There were a few highlights to the evening. The first poet of the evening was Ben Norris, a second-year English with Creative Writing student at the University of Birmingham, who has made a name for himself in the city’s poetry scene and is now receiving recognition for his work in other parts of the country, having recently represented the West Midlands in a national poetry slam. Ben performed ‘Disaster Sex’, a clever, humorous and heartfelt poem about the end of a relationship, complete with The Simpsons references and his recognisably energetic style. Ben set the bar for the evening, showing us all why his career is getting off to a fantastic start.

Carl Sealeaf followed shortly after. He nervously told that he was performing a new poem, and hetherefore was not sure if he had made the right decision. Carl’s choice of poem was exactly right: it revealed a sense of maturity that far exceeds his age. However, one must feel slightly sorry for Carl. Just before his performance, Jodi Ann decided to move upstairs and Skype. She was evidently in a playful mood and pulled faces and made jokes behind Carl as he performed, which made him lose his train of thought on two occasions, and also distracted the audience.

Lorna Meehan also gave a fantastic performance. She is popular in the Birmingham poetry scene, having supported Richard Tyrone Jones at his recent Hit The Ode special. She performed ‘Swing’, a self-affirming poem about the friendships that define us.

Joseph Sale, another second-year English with Creative Writing student, who has performed at Word Up and Hit The Ode, provided something completely different with a poem accompanied by the guitar. His inspiration was the picture of the falling man from 9/11. Joe’s ‘Thunderbolt 9/11’contains the religious and classical undertones we have come expect and enjoy from his work. His performance was chilling and hypnotic.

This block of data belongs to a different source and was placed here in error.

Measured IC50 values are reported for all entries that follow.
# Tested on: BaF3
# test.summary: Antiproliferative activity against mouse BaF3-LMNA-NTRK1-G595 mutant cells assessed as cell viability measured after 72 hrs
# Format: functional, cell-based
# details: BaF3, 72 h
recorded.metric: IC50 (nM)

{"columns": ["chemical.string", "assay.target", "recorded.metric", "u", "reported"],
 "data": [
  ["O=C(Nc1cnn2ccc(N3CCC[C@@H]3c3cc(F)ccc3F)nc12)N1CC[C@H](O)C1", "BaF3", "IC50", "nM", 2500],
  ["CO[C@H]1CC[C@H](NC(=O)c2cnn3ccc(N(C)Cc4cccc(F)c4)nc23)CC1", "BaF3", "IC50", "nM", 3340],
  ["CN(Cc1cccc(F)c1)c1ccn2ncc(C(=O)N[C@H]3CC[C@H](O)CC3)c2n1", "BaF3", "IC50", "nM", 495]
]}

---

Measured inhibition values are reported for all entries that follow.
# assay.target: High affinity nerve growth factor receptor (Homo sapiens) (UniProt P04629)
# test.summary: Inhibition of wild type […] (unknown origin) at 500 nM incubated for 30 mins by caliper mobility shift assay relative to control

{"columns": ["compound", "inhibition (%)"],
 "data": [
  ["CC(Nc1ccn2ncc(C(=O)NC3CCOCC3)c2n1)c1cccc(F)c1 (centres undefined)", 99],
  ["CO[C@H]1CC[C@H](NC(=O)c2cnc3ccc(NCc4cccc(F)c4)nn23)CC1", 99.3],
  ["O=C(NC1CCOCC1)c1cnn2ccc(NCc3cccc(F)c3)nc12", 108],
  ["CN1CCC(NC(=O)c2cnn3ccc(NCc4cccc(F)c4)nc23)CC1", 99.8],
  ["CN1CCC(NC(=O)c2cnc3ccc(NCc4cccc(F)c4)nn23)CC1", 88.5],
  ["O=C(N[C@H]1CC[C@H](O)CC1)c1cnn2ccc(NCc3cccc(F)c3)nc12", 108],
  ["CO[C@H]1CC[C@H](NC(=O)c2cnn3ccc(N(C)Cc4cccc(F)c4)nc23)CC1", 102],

The first headliner of the evening was Toby de Angeli, a friend of the host and part of The Elephant Collective, which also contains the likes of Harry Baker. Toby is a storyteller. The audience listened, fascinated, as they were told about his friends and his favourite films (which were referenced frequently throughout his poems). In a touching story about the birth of his sister, Toby broke into a rap by his octopus alter-ego, which simply just added to the somewhat surreal quality of the night. The second headliner was Nichol Keene, also part of The Elephant Collective. She is Toby’s girlfriend, and it is quite evident that they have influenced each other’s style, although both are equally good in their own right. They finished the night with a poly-vocal piece in which Nichol also played the harmonica, which perfectly accompanied their storytelling prowess.

Despite the high calibre of talent, there were also some performances that required a little improvement. Frank Thomas performed a poem about an ex-girlfriend that was wrought with emotion, but clichéd at times. It was also in need of an edit, as it ran on for almost thirteen minutes. While it is evident that Frank was deeply passionate, thirteen minutes is over four-times the length of slam poetry. (However, he must receive credit for being able to remember all of it off-by-heart.)